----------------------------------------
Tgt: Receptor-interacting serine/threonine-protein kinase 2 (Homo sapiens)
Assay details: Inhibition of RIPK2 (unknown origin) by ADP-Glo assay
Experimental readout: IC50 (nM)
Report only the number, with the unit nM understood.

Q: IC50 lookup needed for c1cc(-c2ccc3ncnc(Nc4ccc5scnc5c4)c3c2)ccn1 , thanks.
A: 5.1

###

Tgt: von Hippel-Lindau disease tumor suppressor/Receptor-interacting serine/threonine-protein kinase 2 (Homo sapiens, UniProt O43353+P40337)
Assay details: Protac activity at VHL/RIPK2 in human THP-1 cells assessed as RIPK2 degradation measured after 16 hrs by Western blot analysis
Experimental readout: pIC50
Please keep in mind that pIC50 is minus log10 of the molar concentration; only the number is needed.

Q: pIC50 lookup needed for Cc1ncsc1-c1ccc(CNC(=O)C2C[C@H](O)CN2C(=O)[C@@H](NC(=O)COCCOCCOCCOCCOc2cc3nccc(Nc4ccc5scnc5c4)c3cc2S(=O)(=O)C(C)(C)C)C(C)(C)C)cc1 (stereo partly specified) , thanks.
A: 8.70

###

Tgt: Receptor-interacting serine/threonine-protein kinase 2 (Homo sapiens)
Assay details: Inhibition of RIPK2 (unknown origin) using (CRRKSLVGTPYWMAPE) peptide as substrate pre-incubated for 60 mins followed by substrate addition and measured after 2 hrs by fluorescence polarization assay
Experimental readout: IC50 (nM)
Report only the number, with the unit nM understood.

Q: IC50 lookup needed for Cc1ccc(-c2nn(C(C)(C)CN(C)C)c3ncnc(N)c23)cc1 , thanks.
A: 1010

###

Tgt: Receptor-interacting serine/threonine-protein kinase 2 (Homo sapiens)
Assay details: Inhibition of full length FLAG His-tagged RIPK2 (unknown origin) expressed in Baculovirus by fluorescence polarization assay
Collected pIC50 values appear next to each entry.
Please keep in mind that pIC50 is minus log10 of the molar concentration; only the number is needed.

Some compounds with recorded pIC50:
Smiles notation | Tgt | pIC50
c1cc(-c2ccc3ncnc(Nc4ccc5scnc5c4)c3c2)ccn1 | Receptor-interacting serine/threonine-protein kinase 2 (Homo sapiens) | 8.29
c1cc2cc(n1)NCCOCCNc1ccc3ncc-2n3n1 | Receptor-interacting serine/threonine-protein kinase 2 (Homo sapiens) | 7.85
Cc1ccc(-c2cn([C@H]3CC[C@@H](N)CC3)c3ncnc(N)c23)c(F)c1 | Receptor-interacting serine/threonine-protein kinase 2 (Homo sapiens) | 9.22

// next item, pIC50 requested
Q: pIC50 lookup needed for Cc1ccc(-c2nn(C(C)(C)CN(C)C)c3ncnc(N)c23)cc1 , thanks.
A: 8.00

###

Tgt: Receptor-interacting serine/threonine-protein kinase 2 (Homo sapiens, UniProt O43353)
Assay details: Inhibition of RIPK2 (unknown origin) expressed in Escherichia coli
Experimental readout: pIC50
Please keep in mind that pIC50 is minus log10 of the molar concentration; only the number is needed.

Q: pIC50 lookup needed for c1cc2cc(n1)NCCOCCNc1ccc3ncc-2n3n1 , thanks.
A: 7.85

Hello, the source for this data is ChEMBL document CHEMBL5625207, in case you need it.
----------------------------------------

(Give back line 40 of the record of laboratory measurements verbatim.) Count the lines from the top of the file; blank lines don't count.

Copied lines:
A: 7.85